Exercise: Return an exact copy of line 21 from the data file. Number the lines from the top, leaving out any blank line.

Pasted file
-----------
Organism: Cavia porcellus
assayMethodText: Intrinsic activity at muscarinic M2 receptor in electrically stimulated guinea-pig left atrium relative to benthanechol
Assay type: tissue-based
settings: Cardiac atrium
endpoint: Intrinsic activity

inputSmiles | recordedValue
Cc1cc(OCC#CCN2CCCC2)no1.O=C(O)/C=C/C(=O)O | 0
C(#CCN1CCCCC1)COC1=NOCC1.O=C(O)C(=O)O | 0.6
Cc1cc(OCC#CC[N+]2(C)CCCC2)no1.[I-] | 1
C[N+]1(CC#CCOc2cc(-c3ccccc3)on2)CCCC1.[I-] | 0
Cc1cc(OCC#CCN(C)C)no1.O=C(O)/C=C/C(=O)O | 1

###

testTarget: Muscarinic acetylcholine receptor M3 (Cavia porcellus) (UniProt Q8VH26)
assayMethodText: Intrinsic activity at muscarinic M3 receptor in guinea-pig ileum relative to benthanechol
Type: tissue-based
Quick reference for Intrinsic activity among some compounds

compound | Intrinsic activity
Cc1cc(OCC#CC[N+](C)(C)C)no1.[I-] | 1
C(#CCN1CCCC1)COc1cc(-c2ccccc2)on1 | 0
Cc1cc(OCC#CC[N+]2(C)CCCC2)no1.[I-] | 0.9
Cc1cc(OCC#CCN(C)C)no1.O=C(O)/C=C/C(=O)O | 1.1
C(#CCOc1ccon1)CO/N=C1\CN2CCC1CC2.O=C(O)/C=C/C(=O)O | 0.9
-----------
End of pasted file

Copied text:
Cc1cc(OCC#CCN(C)C)no1.O=C(O)/C=C/C(=O)O | 1.1